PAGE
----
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December 6, 1999
'Slum Landlords' Feels Victimized
R S Shankar
The owners of rundown hotels in a two-block stretch of Sixth Street in San Francisco are convinced they are doing a thankless job, and that they are being punished too much for the negligence of customers -- who are often homeless people or those recovering from the drug habit.
Some hotel owners also hinted they were being victimized because they are Indian Americans. They resented being called "slum landlords" by a city official; some even suggested that charges -- no heat, blocked fire exits, faulty smoke detectors, moldy bathrooms, seriously damaged walls and ceilings, missing windows and torn or non-existent carpets -- against their hotels were either cooked up by overzealous officials or vastly exaggerated.
In the neighboring city of Oakland, south Asian motel and hotel owners have sued the city for allegedly making it difficult for them to run their businesses. They have also complained that the city officials were unfair to them. Perhaps complaints should be lodged in San Francisco, wondered an Indian American hotel owner.
It appears not. For the officials in San Francisco who last week published the list of 10 worst residential hotels, and 90 per cent of them were run by Indian Americans. The officials say they carried out their inspections diligently.
More than 70 per cent of low rate hotels and motels in San Francisco are run by south Asians. There are about 700 rooms in these hotels, used by a wide variety of people -- workers with low-paying jobs and hence could pay only weekly rents, poor families who have children in city schools, people living on federal disability benefits, and starving artists and writers.
Zack Shaikh, who runs the Alder, that has nearly 130 rooms and which inspectors constantly found fault with, called the list a "political stunt" carried out during a mayoral election.
"People are coming and begging for the room," he told reporters.
Naranjibhai 'Nick' Patel, owner of the Henry Hotel, could not believe that his hotel was on the worst offenders' list.
"Oh really? I don't think so," he said.
Jagubhai 'Jack' Patel, owner of the Elm Hotel, was also puzzled.
"Maybe when the inspectors came during the room-by-room inspection they found a tenant who didn't clean their room enough," Patel said.
Sam Patel, who operates the Winsor Hotel, blamed tenants.
"When the inspectors come, they visit the rooms and the hotel, and if work needs to be done, they give us a notice," he said. "They give us a certain time to fix it, and we have to call them when all the work is done. Plus, if we observe something wrong, we fix it." But the tenants lost no time in destroying the rooms," many owners said.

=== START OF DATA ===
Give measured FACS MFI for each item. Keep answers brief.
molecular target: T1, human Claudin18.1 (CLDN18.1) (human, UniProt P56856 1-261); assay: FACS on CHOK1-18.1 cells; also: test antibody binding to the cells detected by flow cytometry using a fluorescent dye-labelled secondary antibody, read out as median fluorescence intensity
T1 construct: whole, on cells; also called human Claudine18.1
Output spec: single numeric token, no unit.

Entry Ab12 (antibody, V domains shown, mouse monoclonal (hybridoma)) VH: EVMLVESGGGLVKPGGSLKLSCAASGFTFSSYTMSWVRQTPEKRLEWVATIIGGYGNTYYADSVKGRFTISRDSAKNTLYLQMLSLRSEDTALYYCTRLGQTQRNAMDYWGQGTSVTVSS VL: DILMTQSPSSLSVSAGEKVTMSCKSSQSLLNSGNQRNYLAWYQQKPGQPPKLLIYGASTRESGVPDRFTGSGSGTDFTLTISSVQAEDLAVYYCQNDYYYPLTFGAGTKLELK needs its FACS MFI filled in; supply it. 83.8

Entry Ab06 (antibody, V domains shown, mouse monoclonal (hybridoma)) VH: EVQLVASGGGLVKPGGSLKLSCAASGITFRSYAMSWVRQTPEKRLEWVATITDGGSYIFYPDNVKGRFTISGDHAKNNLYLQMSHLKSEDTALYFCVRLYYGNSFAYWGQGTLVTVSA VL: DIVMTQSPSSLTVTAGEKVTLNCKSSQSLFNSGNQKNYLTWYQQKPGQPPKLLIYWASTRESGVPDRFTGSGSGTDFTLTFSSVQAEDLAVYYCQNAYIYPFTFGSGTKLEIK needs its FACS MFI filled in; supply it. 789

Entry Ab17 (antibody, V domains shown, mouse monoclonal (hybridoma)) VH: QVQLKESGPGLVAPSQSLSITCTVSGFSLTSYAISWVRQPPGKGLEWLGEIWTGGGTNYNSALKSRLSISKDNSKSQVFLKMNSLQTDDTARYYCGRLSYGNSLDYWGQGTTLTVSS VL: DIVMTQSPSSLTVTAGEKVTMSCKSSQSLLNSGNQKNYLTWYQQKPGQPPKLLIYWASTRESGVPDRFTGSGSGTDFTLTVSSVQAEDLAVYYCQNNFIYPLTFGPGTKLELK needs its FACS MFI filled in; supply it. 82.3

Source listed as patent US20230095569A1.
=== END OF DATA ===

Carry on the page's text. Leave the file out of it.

Like many other motel and hotel owners he resented the suggestion that if he could not manage a hotel, he should get out of business. Not many people want to get into this business, he said.
It was the first time the San Francisco Department of Building Inspection has compiled the list of 10 worst residential hotels at the request of supervisor Gavin Newsom, who has championed legislation to improve hotel conditions.
Newsom said he asked the department to produce the list to make a point -- that there are serious problems in the city's residential hotels that need to be addressed.
"What's so significant is that we are subsidizing these landlords with city, state and federal money," Newsom told the San Francisco Chronicle.
"We are supporting -- if not condoning by our absence of aggressive action against them -- some of these slumlords. If abuses exist, The city has not only a right, but an obligation, to be aggressive."
Newsom recently asked the city attorney's office to draft a "slumlord ordinance," which would allow San Francisco to post signs in front of blighted properties that state the names, addresses and telephone numbers of their owners.
Despite protests by the hotel owners and managers, several housing advocacy groups and leaders agreed with the city's classification. They also said there were over 20 other hotels that were as bad or worse than the 10 on the list.
Nickolas Pagoulatos, tenant services co-ordinator for a housing advocacy group, said it is "extremely challenging" for poor people to find safe and clean residential hotel rooms in San Francisco.
"The reason those violations have become a practice among hotel owners is because the city attorney and the district attorney never really cracked down on these hotels for habitability problems," he said.
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